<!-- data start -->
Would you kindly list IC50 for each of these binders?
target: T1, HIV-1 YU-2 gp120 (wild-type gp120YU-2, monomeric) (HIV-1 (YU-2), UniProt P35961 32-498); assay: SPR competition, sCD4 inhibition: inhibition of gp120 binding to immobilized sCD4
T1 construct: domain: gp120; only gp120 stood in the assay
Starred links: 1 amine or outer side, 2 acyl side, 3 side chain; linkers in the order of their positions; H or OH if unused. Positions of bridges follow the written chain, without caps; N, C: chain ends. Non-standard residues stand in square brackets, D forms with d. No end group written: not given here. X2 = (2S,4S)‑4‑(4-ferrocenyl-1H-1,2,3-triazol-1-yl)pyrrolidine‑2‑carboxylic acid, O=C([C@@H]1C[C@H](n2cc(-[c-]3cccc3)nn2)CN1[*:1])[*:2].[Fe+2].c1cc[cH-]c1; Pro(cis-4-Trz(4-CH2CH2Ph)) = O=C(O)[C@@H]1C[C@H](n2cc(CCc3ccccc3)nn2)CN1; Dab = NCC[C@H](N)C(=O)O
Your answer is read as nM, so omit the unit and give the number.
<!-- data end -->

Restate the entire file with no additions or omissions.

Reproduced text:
Would you kindly list IC50 for each of these binders?
target: T1, HIV-1 YU-2 gp120 (wild-type gp120YU-2, monomeric) (HIV-1 (YU-2), UniProt P35961 32-498); assay: SPR competition, sCD4 inhibition: inhibition of gp120 binding to immobilized sCD4
T1 construct: domain: gp120; only gp120 stood in the assay
Starred links: 1 amine or outer side, 2 acyl side, 3 side chain; linkers in the order of their positions; H or OH if unused. Positions of bridges follow the written chain, without caps; N, C: chain ends. Non-standard residues stand in square brackets, D forms with d. No end group written: not given here. X2 = (2S,4S)‑4‑(4-ferrocenyl-1H-1,2,3-triazol-1-yl)pyrrolidine‑2‑carboxylic acid, O=C([C@@H]1C[C@H](n2cc(-[c-]3cccc3)nn2)CN1[*:1])[*:2].[Fe+2].c1cc[cH-]c1; Pro(cis-4-Trz(4-CH2CH2Ph)) = O=C(O)[C@@H]1C[C@H](n2cc(CCc3ccccc3)nn2)CN1; Dab = NCC[C@H](N)C(=O)O
Your answer is read as nM, so omit the unit and give the number.